More progress needed on Malabo
This post originally appeared on IFPRI.org.
By: Tsitsi Makombe and Julie Kurtz
In the 2014 Malabo Declaration, African leaders pledged to conduct a continent-wide Biennial Review (BR) to monitor and report on progress in achieving seven commitments, including ending hunger and halving poverty by 2025. The 2019 BR Report and Africa Agriculture Transformation Scorecard (AATS), launched at the 33rd African Union (AU) Summit Feb. 9-10, show that although African countries are making progress toward achieving Malabo goals, the rate of progress has slowed.
Based on recommendations of the 2017 inaugural BR, the African Union Commission (AUC) and its technical partners including the IFPRI-led Regional Strategic Analysis and Knowledge Support System (ReSAKSS) made a number of important improvements to the second BR. These include the addition of four new indicators on food insecurity and food safety, refinements of definitions and measurement of seven existing indicators, organization of continental level training on BR guidelines and tools for AU member states early in the process, and introduction of the eBiennial Review (eBR). The eBR, developed by ReSAKSS in partnership with AUC, is a web-based data entry and management tool to improve the efficiency of data entry and access.
The 2019 BR report shows that 36 out of 49 reporting AU member states improved their overall agricultural transformation scores compared to 2017. However, the 2019 report sets a higher benchmark score to gauge progress on achieving Malabo commitments by 2025: 6.66 out of 10 compared to 3.94 in 2017. Only four out of the 49 countries surpassed the 2019 benchmark: Rwanda (7.24), Morocco (6.96), Mali (6.82), and Ghana (6.67). Ghana is the only country to move from being off-track in 2017 to being on-track in 2019; the other three are on track in both BRs.
Of the 20 out of 47 reporting countries that were on-track in 2017, 17 fell short of the 2019’s more demanding benchmark. Nonetheless, only eight countries scored lower than in 2017. Among the 36 countries scoring higher, several showed major improvements: Angola, Cameroon, the Democratic Republic of Congo, Liberia, Sierra Leone, and Tunisia doubled or more than doubled their scores. During the summit, Tunisia was recognized as the most improved compared to 2017, while the four countries on track received awards for their top performance.
The 2019 BR report shows that Africa as a whole is on track to meet only one out of the seven Malabo commitments, to “triple intra-African trade in agriculture” (commitment 5). This represents a slowdown in progress. In 2017, the continent was on track in four commitment areas: in addition to the trade pledge, these included recommitment to the CAADP process (commitment 1), halving poverty through agriculture (commitment 4), and mutual accountability to actions and results (commitment 7).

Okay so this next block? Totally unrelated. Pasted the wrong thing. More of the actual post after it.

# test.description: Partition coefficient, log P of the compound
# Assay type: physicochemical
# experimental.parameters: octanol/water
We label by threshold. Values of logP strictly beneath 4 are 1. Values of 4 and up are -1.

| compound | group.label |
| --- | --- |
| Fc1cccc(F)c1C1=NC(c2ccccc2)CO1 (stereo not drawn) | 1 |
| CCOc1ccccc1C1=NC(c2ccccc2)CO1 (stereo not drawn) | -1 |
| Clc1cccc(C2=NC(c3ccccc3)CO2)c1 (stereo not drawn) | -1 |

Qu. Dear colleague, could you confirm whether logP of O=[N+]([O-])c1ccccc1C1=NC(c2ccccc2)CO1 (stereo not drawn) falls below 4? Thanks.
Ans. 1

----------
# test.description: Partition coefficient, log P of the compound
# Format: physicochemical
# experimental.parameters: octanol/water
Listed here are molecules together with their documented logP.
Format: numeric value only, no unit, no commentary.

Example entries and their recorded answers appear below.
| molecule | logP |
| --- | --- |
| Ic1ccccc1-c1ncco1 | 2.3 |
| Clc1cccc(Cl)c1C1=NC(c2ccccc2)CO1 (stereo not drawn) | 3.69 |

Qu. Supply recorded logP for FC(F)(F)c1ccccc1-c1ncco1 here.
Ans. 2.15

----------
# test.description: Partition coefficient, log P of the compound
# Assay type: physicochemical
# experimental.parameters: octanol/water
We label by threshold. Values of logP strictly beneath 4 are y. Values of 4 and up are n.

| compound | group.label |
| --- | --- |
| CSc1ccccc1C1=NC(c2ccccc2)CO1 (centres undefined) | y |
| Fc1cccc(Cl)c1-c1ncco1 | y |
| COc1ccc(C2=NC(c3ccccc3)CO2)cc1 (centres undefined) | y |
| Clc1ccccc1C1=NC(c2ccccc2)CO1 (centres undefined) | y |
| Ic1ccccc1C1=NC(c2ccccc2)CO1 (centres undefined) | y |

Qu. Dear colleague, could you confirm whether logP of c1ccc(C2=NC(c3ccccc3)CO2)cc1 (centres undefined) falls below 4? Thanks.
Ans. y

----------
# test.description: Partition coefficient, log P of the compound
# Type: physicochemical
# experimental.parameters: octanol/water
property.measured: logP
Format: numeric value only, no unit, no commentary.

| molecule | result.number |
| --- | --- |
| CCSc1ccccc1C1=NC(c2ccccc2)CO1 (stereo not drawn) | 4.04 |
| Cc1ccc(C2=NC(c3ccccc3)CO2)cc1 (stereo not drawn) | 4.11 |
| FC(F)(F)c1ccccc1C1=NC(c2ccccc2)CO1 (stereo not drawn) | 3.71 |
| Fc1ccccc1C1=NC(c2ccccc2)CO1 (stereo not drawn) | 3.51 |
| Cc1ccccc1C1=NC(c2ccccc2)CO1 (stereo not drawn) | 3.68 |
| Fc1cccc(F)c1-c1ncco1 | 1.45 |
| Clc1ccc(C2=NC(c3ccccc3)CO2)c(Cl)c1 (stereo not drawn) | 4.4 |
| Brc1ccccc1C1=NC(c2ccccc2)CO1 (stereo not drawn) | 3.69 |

The report also shows that Africa as a whole has consistently remained off track on the remaining pledges to enhance investment finance in agriculture (commitment 2), end hunger by 2025 (commitment 3), and enhance resilience to climate variability (commitment 6). In fact, no country is on track on commitment 2, while only four countries met the target of spending at least 10% of the national budget on agriculture, a drop from 10 countries that met the target in 2017.
Under a Resilience and Livelihoods theme, the report shows that although the continent as a whole is not on track to achieve commitment 6 on enhancing resilience to climate variability, 11 countries are now on track—an improvement from 2017, when only 7 countries were on track.
The continent also made good progress toward specific targets such as increasing the total area under irrigation (26 out of 41 reporting countries are on track) and establishing food safety systems (46 out of 48 reporting countries are on track).
Each BR report marks an important milestone in promoting mutual accountability on the African continent, and countries appear determined to improve their BR reporting: the overall 2019 reporting rate rose to 80% compared to 75% in 2017, despite a substantial increase in the number of required parameters—266 in 2019 vs. 166 in 2017.
Given the overall slowdown in progress, the report calls on AU member states to convene inclusive national stakeholder dialogues to review the results of the second BR and come up with concrete policy and programmatic responses to build momentum toward the 2025 goals. In particular, countries should prioritize efforts to 1) ensure evidence-based policies, institutions, and capacity to implement national agriculture investment plans; 2) increase agricultural investments and access to finance, 3) increase agricultural productivity by improving access to agricultural inputs and technologies, and creating secure land tenure systems; and 4) establish inclusive platforms for mutual accountability and peer review.
There is also an urgent need to improve data availability and quality, to strengthen data systems and capacities, and to integrate the BR data collection process into existing national data systems. These measures will ultimately help to drive Africa’s agricultural transformation and the achievement of Malabo commitments.